This article originally appeared in our Elevenses newsletter.
Good morning. It’s bright and sunny at TLE towers this morning; fingers crossed you can peer out the window and say the same. Boris Johnson narrowly swerved a Commons revolt yesterday, after a host of disgruntled Conservative backbenchers were thwarted in their attempts to bring a vote on his long-trailed foreign aid cuts. As many as 50 Tory MPs were said to be considering joining the rebellion yesterday – a host of leftover Cameroons and Theresa May, Johnson’s predecessor, among them.
Lindsay Hoyle, the Speaker, has pledged to examine “other ways” to give MPs a binding vote on the issue if ministers did not bring about a vote themselves. Either way, a host of grey-suited party grandees are set to condemn the cuts – which would slash aid to some of the world’s poorest countries by 42 per cent – in a tooth-achingly long/must-watch (delete as appropriate) emergency debate this afternoon. The consensus view among the rebels seems to be that the growing uproar about the cuts – which would shrink the foreign aid budget from 0.7 per cent of gross national income to 0.5 per cent, a drop of around £4 billion – will embarrass the prime minister into action as he prepares to welcome G7 leaders to Cornwall.
I wouldn’t bank on it. Why? Because the one group whose approval Johnson values above all others – the British public – are fully on-board with slashing the foreign aid budget. YouGov polling from November, when the move was trailed, found that 66 per cent of Brits believe it’s the right decision; only 18 per cent thing otherwise. Unsurprisingly, 92 per cent of Conservative voters are in support – but they’re hardly poking their heads above the parapet. Labour voters back cutting foreign aid by 44 per cent to 37 per cent, and Lib Dem voters agree, by 49 per cent to 35 per cent. Johnson is doing precisely what most of the country wants him to do.
There is an amusing tendency towards bafflement on social media whenever new national polling drops showing the Tories with a ballooning lead, and Labour struggling to get off the mark. “Normal country this,” the commentariat tut, betraying their bemusement that Johnson – never far from scandal, so marmite he may as well be constructed from discarded yeast – continues to soar ahead of all those seeking to challenge him. A couple of points. The first, as we’ve noted in previous issues of Elevenses, is that Johnsonism – high tax and spend, tough on crime, anti-immigration, eager to waggle the culture war cutlass – is popular. The second: voters have been given no reason to question its popularity.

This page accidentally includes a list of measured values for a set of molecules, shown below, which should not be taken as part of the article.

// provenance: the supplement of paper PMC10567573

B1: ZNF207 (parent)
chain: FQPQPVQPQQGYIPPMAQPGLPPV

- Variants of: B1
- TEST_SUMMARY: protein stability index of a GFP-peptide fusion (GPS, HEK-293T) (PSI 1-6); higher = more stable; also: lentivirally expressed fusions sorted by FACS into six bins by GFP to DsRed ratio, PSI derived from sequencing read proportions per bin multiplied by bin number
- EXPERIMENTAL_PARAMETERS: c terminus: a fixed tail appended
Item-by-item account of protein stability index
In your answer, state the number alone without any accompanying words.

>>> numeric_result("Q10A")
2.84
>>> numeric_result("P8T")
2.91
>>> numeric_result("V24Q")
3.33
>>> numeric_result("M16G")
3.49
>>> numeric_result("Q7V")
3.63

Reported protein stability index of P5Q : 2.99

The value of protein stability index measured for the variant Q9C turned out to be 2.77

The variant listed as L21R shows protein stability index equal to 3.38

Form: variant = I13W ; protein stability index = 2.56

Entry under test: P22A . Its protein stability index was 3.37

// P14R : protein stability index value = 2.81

In his brilliant profile of the prime minister, published yesterday, The Atlantic’s Tom McTague suggests that part of Johnson’s “electoral genius” is his “ability to stop his opponents from thinking straight.” In their hatred for him, “they cannot see why he is popular, nor what to do about it.” This is undoubtedly true. Attacks on Johnson and the Tories so often take the form of outraged attacks on his character and unsuitability for office, even though they so rarely stick. But there’s something else going on here, too.
It’s the job of the opposition to channel and distil the outrage, and turn it into a message which encourages voters to jump ship. But there has been no real effort to take the step beyond the uproar and articulate why it matters. McTague writes that Johnson “runs meetings like an editor” and is always looking for “the line”, which cuts through to “what he sees as the heart of the matter, the story”. Johnson’s success has been predicated on identifying and tapping into a narrative; it’s unlikely to fade until someone with one of their own comes along to challenge it.
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